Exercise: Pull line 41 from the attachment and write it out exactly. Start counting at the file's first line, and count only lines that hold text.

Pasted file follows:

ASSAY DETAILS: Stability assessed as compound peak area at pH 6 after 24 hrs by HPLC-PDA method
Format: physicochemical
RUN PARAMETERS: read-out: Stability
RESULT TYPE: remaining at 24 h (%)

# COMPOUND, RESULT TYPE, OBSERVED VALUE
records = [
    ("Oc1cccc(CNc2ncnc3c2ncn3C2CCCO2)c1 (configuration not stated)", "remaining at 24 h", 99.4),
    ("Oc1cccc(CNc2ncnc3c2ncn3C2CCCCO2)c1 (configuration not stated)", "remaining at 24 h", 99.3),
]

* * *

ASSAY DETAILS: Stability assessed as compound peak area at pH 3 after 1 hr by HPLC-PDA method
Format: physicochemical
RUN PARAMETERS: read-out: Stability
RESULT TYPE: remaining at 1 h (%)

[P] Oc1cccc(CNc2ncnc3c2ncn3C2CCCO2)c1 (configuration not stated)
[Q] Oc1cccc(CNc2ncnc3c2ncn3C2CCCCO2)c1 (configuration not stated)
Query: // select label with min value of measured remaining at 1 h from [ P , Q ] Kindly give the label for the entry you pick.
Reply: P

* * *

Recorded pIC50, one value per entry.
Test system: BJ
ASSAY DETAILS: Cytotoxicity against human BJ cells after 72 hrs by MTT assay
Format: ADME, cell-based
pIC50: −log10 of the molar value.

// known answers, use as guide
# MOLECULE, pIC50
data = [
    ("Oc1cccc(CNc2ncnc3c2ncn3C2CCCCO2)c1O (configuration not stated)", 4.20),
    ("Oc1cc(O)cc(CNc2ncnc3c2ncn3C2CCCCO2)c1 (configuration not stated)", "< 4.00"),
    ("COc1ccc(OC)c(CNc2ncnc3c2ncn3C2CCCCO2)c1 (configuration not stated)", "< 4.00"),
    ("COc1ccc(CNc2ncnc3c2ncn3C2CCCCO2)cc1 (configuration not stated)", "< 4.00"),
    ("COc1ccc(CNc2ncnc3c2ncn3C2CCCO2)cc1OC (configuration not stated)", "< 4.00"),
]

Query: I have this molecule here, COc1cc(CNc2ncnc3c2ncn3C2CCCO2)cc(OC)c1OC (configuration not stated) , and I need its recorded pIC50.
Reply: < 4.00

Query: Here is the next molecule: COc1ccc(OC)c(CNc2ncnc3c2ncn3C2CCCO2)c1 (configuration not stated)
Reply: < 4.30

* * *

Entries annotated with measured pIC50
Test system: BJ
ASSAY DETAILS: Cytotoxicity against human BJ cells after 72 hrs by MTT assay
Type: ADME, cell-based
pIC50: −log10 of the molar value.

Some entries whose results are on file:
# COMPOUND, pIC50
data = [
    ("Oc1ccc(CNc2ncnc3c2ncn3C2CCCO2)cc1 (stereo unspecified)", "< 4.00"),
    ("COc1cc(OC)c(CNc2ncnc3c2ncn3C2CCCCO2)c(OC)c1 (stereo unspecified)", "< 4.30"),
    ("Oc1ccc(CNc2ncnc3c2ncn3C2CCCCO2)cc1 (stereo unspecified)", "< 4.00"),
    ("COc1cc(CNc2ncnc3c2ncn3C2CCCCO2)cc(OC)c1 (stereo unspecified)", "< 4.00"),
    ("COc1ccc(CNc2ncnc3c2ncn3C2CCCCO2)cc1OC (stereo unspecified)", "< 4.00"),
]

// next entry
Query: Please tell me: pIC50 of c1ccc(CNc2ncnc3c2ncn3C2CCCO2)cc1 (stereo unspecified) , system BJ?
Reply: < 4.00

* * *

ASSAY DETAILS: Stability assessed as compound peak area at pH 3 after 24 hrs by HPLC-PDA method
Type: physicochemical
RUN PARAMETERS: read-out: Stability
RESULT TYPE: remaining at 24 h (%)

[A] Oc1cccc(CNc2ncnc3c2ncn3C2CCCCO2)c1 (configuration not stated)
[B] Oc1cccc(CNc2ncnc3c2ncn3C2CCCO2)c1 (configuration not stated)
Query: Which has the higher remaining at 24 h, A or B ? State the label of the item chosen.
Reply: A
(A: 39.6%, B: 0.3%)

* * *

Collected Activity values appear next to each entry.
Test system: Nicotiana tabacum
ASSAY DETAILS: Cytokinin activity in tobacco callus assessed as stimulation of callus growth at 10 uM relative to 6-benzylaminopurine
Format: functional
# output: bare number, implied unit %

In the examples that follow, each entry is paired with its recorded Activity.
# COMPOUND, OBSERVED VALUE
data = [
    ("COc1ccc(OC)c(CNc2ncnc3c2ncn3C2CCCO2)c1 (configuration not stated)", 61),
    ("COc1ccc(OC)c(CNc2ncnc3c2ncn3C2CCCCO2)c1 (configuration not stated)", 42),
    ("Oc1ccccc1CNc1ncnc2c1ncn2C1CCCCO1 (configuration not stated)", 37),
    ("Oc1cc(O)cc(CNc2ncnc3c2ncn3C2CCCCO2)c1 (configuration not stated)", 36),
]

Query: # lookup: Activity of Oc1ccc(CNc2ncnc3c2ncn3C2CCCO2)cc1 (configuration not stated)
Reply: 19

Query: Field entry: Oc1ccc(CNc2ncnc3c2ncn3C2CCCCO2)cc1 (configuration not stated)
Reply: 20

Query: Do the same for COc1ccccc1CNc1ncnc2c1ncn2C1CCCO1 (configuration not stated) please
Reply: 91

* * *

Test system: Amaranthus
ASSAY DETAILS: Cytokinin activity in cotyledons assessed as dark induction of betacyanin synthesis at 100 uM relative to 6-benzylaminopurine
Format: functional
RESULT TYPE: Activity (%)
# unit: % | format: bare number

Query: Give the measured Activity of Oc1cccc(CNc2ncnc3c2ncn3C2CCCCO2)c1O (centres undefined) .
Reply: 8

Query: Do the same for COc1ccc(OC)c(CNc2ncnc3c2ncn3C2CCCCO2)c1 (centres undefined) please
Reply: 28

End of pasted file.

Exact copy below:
ASSAY DETAILS: Cytotoxicity against human BJ cells after 72 hrs by MTT assay